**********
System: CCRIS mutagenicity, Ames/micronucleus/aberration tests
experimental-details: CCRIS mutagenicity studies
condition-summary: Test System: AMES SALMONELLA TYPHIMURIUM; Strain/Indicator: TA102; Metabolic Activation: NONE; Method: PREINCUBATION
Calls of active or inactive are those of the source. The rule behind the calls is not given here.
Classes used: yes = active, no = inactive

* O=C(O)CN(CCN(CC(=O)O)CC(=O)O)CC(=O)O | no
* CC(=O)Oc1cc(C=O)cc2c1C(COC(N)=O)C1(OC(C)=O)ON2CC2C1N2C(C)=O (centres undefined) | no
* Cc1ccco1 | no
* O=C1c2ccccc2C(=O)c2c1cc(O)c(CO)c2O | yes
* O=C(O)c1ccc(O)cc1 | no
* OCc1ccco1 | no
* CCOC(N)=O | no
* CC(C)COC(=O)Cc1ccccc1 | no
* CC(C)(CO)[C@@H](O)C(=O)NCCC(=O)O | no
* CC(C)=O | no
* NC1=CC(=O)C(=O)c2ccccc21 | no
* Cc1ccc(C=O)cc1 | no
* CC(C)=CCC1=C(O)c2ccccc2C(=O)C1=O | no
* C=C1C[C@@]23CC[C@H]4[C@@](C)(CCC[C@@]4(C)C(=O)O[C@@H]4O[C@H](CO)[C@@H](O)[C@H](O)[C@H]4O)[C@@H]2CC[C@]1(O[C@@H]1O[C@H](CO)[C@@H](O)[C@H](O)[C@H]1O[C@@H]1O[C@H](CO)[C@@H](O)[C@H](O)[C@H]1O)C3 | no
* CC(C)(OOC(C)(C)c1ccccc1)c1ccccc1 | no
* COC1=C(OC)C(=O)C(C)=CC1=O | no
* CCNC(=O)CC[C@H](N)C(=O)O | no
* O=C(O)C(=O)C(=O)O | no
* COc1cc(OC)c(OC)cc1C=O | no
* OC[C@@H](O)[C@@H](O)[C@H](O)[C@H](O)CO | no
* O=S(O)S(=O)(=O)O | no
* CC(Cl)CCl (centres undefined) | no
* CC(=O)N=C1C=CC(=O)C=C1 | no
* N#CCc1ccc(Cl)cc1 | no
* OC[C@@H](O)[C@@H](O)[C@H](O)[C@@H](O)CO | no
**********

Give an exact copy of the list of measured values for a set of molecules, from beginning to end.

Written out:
System: CCRIS mutagenicity, Ames/micronucleus/aberration tests
experimental-details: CCRIS mutagenicity studies
condition-summary: Test System: AMES SALMONELLA TYPHIMURIUM; Strain/Indicator: TA102; Metabolic Activation: NONE; Method: PREINCUBATION
Calls of active or inactive are those of the source. The rule behind the calls is not given here.
Classes used: yes = active, no = inactive

* O=C(O)CN(CCN(CC(=O)O)CC(=O)O)CC(=O)O | no
* CC(=O)Oc1cc(C=O)cc2c1C(COC(N)=O)C1(OC(C)=O)ON2CC2C1N2C(C)=O (centres undefined) | no
* Cc1ccco1 | no
* O=C1c2ccccc2C(=O)c2c1cc(O)c(CO)c2O | yes
* O=C(O)c1ccc(O)cc1 | no
* OCc1ccco1 | no
* CCOC(N)=O | no
* CC(C)COC(=O)Cc1ccccc1 | no
* CC(C)(CO)[C@@H](O)C(=O)NCCC(=O)O | no
* CC(C)=O | no
* NC1=CC(=O)C(=O)c2ccccc21 | no
* Cc1ccc(C=O)cc1 | no
* CC(C)=CCC1=C(O)c2ccccc2C(=O)C1=O | no
* C=C1C[C@@]23CC[C@H]4[C@@](C)(CCC[C@@]4(C)C(=O)O[C@@H]4O[C@H](CO)[C@@H](O)[C@H](O)[C@H]4O)[C@@H]2CC[C@]1(O[C@@H]1O[C@H](CO)[C@@H](O)[C@H](O)[C@H]1O[C@@H]1O[C@H](CO)[C@@H](O)[C@H](O)[C@H]1O)C3 | no
* CC(C)(OOC(C)(C)c1ccccc1)c1ccccc1 | no
* COC1=C(OC)C(=O)C(C)=CC1=O | no
* CCNC(=O)CC[C@H](N)C(=O)O | no
* O=C(O)C(=O)C(=O)O | no
* COc1cc(OC)c(OC)cc1C=O | no
* OC[C@@H](O)[C@@H](O)[C@H](O)[C@H](O)CO | no
* O=S(O)S(=O)(=O)O | no
* CC(Cl)CCl (centres undefined) | no
* CC(=O)N=C1C=CC(=O)C=C1 | no
* N#CCc1ccc(Cl)cc1 | no
* OC[C@@H](O)[C@@H](O)[C@H](O)[C@@H](O)CO | no